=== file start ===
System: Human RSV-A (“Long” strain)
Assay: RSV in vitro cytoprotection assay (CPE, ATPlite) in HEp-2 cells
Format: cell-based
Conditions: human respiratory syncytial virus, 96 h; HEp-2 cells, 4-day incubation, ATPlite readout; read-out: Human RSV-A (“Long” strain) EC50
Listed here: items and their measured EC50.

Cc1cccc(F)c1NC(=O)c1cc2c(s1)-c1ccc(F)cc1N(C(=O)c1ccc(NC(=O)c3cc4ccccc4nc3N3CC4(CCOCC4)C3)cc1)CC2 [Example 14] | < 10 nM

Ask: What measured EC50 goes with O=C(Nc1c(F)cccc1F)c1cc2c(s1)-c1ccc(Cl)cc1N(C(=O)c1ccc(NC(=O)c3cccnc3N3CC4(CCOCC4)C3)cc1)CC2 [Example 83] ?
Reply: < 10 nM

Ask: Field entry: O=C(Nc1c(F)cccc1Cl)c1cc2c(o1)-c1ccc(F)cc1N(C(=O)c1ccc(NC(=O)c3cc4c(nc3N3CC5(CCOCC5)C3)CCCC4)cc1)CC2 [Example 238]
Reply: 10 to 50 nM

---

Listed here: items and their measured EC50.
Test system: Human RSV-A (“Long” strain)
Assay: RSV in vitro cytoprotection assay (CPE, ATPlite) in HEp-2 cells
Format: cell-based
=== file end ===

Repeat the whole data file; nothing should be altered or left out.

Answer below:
System: Human RSV-A (“Long” strain)
Assay: RSV in vitro cytoprotection assay (CPE, ATPlite) in HEp-2 cells
Format: cell-based
Conditions: human respiratory syncytial virus, 96 h; HEp-2 cells, 4-day incubation, ATPlite readout; read-out: Human RSV-A (“Long” strain) EC50
Listed here: items and their measured EC50.

Cc1cccc(F)c1NC(=O)c1cc2c(s1)-c1ccc(F)cc1N(C(=O)c1ccc(NC(=O)c3cc4ccccc4nc3N3CC4(CCOCC4)C3)cc1)CC2 [Example 14] | < 10 nM

Ask: What measured EC50 goes with O=C(Nc1c(F)cccc1F)c1cc2c(s1)-c1ccc(Cl)cc1N(C(=O)c1ccc(NC(=O)c3cccnc3N3CC4(CCOCC4)C3)cc1)CC2 [Example 83] ?
Reply: < 10 nM

Ask: Field entry: O=C(Nc1c(F)cccc1Cl)c1cc2c(o1)-c1ccc(F)cc1N(C(=O)c1ccc(NC(=O)c3cc4c(nc3N3CC5(CCOCC5)C3)CCCC4)cc1)CC2 [Example 238]
Reply: 10 to 50 nM

---

Listed here: items and their measured EC50.
Test system: Human RSV-A (“Long” strain)
Assay: RSV in vitro cytoprotection assay (CPE, ATPlite) in HEp-2 cells
Format: cell-based